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Annan briefs Security Council on Iraq talks, gets go-ahead for new round

Annan briefs Security Council on Iraq talks, gets go-ahead for new round

Annan speaking to the press
After briefing the United Nations Security Council on the results of his talks yesterday with the Foreign Minister of Iraq, Secretary-General Kofi Annan today said he had received the Council’s backing to continue contacts with Baghdad aimed at returning UN weapons inspectors to the country.

“The Council generally encourages me to go ahead with the discussions with the Iraqis, on the understanding that we are talking of the implementation of all Security Council resolutions, and that we will focus on the core issues,” Mr. Annan told reporters following his closed-door briefing to the 15-member body on his meetings Thursday with Foreign Minister Naji Sabri.

Asked to comment further on the support of Council members, he said, “They would hope that these talks will move on expeditiously and yield results that will send in the inspectors. So I am focussed on that, and I hope all Council members who, as I said right now, have given me their endorsement, will work with me in that direction.”

“I am guided by the Security Council resolutions and by the work of the Council,” Mr. Annan emphasized.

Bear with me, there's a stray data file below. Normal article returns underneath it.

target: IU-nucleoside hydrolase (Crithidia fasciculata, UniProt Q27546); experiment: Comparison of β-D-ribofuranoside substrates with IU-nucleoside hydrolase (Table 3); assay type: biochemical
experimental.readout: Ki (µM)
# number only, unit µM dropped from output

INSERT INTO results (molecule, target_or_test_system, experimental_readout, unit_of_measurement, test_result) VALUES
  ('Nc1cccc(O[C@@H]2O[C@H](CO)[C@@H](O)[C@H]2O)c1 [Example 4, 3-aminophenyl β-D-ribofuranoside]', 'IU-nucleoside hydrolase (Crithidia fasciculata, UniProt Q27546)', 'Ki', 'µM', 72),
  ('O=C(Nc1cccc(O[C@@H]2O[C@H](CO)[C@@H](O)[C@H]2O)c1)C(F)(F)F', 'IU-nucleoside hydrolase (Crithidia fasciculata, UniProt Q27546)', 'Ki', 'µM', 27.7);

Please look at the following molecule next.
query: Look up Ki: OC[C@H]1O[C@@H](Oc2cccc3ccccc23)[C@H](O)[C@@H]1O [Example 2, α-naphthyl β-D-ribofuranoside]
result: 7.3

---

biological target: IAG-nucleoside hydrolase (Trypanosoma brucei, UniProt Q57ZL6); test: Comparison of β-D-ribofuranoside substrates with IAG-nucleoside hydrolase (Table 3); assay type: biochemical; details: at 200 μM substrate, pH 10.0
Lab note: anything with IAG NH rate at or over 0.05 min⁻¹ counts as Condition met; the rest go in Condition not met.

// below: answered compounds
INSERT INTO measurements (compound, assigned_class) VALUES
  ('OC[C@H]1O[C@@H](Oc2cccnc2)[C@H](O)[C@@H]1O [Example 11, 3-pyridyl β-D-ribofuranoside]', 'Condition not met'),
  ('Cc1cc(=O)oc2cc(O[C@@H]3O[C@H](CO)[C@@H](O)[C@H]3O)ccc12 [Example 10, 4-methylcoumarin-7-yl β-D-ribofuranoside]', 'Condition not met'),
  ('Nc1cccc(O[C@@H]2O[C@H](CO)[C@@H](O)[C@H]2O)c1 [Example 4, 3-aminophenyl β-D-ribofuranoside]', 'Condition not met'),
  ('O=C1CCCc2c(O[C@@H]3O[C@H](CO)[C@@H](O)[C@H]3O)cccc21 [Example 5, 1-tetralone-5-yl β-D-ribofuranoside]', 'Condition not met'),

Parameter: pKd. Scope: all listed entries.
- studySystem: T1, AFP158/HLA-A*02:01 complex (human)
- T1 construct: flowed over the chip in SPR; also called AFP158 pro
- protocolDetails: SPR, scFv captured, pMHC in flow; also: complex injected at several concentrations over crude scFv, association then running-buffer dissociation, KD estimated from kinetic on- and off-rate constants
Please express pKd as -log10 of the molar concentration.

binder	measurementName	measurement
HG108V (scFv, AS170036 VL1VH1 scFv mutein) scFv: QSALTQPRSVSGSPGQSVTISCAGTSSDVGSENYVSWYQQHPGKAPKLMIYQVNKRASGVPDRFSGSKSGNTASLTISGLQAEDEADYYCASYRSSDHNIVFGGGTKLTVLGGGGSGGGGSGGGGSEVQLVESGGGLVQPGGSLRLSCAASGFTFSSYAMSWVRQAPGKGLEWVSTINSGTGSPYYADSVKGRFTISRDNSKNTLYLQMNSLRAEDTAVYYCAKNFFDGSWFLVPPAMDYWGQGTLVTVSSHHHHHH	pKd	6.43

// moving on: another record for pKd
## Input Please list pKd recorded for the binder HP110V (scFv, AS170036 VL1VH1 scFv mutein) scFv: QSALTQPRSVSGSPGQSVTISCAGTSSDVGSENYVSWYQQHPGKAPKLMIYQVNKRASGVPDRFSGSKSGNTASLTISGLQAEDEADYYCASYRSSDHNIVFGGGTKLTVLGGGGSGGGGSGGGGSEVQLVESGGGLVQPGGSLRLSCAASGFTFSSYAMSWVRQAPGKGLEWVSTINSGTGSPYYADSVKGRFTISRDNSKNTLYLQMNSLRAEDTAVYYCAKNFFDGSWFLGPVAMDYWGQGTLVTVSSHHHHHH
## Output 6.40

Responding to a question on Baghdad’s willingness to allow UN weapons inspectors back into the country, Mr. Annan said it was “significant” that the issue had been discussed in the presence of Hans Blix, the Executive Chairman of the UN Monitoring, Verification and Inspection Commission (UNMOVIC), as well as the head of Iraq’s monitoring team, General Amin. “I think it is an indication, at least for now, that they are taking this issue seriously.”

At the same time, the Secretary-General cautioned against undue optimism. “We are at a very early stage yet, so we should not claim success or failure yet,” he said. “We are at a very, very early beginning, but it was a good start.”

Noting that the talks were expected to continue in mid-April, he added that both Iraq and the UN were “looking at our calendars” to determine the exact date.